Justine & Tuff Stuff...what a beautiful picture! - photo courtesy of Andy Jacobson

Justine Griffin is a 23-year-old living in Fort Lauderdale, FL who is a reporter for the South Florida Sun Sentinel…I guess you can say she “likes Words”.  I am sure there are a lot of us Horse Junkies out there who can relate to Justine’s story…I sure know I can!

Thanks very much for contributing to HJU Justine!!

From Justine:

One of my most painful memories to date was having to sell my horse.

I felt like I was abandoning a child. My horse was my partner. Although tragic, I know I made the right decision selling my best friend to a new family that had the means to care for him. As young adults, either still in college or just entering “the real world,” owning a horse is an unrealistic burden for most of us. We all know how expensive it is to own and care for a horse. These animals require a lot of space, exercise, strict feeding schedules, regular vet and shoe care, performance supplements, and the list goes on and on.

All too often I see horses in bad situations being given up for free or abandoned because people cannot afford them. Rescue groups see the negative effects of what happens when a person cannot afford to care for a horse everyday. The burden is passed from horse owner to farm owner, to who knows. And most of the time, these owners are young adult riders trying to cling to a hobby that was once funded completely by their parents.

I was in my early 20s and a very busy college student when I sold my warmblood gelding whom I had owned for more than 10 years. My parents agreed to fund Tuffy’s (short for Tuff Stuff) trip to college during my freshman year. After that, I was on my own if I wanted to keep him around. As a sophomore, I was showing on my university’s intercollegiate dressage team. We would travel regularly for competitions and practiced several times during the week. Tuffy wasn’t a part of the program.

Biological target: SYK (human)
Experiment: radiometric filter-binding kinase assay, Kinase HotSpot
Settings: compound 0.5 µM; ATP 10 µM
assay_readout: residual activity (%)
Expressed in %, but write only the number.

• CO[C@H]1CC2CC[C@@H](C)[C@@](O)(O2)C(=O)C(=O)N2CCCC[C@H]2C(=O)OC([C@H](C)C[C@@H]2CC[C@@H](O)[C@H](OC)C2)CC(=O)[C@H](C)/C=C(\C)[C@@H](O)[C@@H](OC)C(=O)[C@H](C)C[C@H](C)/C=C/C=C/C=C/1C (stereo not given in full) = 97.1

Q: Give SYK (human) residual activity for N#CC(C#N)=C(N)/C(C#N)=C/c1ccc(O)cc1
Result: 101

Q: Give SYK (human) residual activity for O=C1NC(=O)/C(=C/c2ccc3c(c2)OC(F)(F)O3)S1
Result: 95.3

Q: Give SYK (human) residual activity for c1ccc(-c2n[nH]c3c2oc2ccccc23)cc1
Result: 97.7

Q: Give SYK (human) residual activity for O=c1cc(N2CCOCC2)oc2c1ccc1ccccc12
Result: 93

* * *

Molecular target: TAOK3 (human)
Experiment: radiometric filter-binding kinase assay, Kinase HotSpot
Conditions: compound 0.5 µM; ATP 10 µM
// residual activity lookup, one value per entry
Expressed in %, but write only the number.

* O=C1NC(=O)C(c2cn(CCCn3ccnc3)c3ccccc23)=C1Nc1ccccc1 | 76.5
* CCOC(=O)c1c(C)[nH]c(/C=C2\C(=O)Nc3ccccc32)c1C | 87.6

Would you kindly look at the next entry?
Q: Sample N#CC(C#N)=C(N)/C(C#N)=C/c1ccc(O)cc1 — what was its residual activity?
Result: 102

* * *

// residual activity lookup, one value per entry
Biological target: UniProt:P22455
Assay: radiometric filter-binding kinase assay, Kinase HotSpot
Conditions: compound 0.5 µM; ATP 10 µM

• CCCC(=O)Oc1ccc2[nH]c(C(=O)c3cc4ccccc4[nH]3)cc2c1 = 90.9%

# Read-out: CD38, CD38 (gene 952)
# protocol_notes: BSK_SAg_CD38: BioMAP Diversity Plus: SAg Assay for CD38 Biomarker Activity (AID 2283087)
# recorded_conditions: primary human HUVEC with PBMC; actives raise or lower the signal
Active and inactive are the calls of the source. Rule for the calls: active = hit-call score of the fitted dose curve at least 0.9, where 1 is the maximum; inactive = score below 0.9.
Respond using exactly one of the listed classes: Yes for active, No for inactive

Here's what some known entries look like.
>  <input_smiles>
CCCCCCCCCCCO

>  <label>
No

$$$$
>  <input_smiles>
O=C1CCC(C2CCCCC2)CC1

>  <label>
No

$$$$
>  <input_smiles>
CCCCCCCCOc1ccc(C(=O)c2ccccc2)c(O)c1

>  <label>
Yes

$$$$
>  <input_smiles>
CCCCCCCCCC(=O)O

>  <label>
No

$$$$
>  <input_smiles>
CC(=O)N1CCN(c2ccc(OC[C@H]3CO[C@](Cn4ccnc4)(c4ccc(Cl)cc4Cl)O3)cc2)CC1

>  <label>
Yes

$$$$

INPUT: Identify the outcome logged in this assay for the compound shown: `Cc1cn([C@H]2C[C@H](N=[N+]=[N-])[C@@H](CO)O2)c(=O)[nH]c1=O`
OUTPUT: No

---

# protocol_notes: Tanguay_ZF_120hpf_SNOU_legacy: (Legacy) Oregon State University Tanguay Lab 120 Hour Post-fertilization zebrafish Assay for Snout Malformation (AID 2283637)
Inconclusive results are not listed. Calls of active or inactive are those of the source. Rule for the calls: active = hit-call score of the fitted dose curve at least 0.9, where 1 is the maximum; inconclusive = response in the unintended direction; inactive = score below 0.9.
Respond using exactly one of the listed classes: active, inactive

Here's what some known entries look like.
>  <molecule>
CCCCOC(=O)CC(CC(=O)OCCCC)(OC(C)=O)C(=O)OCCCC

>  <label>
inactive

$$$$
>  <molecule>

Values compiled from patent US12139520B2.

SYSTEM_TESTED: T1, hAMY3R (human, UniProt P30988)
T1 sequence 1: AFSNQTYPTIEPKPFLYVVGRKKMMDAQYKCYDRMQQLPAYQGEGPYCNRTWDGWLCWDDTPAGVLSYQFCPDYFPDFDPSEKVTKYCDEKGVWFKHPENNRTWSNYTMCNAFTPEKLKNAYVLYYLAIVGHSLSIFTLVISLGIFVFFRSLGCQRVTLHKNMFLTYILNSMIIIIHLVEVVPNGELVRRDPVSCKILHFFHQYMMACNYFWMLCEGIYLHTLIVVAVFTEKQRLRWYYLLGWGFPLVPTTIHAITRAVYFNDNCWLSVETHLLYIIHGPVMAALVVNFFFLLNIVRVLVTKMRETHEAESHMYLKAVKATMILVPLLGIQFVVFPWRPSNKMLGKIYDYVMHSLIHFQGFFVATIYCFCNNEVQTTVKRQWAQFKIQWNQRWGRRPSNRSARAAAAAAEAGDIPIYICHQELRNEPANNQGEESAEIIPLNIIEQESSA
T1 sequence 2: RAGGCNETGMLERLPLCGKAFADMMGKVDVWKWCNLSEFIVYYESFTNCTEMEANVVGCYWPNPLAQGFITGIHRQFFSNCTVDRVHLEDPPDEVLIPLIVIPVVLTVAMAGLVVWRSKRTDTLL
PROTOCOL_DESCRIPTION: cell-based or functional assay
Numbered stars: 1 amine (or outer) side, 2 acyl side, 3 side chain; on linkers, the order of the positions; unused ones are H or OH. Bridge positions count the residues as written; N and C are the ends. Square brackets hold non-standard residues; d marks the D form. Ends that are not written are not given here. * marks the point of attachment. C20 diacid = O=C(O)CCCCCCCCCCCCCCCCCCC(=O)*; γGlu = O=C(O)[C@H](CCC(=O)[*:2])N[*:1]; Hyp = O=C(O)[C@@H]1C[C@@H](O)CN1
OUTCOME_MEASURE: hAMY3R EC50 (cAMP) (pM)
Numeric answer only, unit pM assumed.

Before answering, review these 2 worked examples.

During my junior year, I still competed for my college, but also participated in an equestrian mascot program for my school (we were the knights,) which required me to care for several more horses each week. I worked endless hours as a server in a restaurant to pay for Tuffy’s expenses. For a while, I was struggling to work and keep up with my classes.

Eventually, I found two young sisters interested in leasing him.

Moments like this are the greatest. - Photo courtesy of Carolyn Carnes

They took Tuffy to local shows, where he cleaned up in the crossrails divisions for them. He taught them how to find their balance in the saddle, how to jump and how to canter. In return, these young girls spoiled him rotten.

When their mother approached me with an offer to buy Tuffy, I was confused and offended. The thought had never crossed my mind. But as I sat on the offer for several days, not to mention with my graduation date looming over my head, it began to make more sense.

I sold Tuffy to this family, where he lived out his days doing some small hunter courses, participating in 4-H programs and being loved by two very sweet girls.

I graduated and moved away to take a professional job, one that would not pay me enough to responsibly care for my own horse. Tuffy would have suffered if I had selfishly clung to him. And instead, he was spoiled and well taken care of.

 ….To Be Continued …